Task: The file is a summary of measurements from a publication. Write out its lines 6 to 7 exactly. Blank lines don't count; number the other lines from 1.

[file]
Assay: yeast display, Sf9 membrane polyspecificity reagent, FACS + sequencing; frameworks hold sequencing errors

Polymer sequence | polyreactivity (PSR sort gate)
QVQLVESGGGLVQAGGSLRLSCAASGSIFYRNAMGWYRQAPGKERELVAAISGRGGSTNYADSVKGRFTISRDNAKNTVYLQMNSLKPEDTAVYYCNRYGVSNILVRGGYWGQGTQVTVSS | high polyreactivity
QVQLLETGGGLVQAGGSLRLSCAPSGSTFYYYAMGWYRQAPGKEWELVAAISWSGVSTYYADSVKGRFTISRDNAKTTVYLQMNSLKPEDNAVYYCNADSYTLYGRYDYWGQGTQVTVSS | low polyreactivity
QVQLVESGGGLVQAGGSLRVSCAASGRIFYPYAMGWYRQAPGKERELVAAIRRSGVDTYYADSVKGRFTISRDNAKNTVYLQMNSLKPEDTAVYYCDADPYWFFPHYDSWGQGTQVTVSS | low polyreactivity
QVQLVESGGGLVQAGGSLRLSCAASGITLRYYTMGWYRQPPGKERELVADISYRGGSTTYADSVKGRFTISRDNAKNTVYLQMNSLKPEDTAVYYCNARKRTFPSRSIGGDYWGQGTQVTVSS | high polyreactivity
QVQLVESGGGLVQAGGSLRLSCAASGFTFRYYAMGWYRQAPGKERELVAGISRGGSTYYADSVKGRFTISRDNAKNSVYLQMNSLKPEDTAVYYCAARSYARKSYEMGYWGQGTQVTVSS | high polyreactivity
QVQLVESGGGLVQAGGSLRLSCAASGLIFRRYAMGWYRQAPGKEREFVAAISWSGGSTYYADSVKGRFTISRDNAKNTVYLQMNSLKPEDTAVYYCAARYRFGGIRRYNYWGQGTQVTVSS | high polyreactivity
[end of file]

QVQLVESGGGLVQAGGSLRLSCAASGITLRYYTMGWYRQPPGKERELVADISYRGGSTTYADSVKGRFTISRDNAKNTVYLQMNSLKPEDTAVYYCNARKRTFPSRSIGGDYWGQGTQVTVSS | high polyreactivity
QVQLVESGGGLVQAGGSLRLSCAASGFTFRYYAMGWYRQAPGKERELVAGISRGGSTYYADSVKGRFTISRDNAKNSVYLQMNSLKPEDTAVYYCAARSYARKSYEMGYWGQGTQVTVSS | high polyreactivity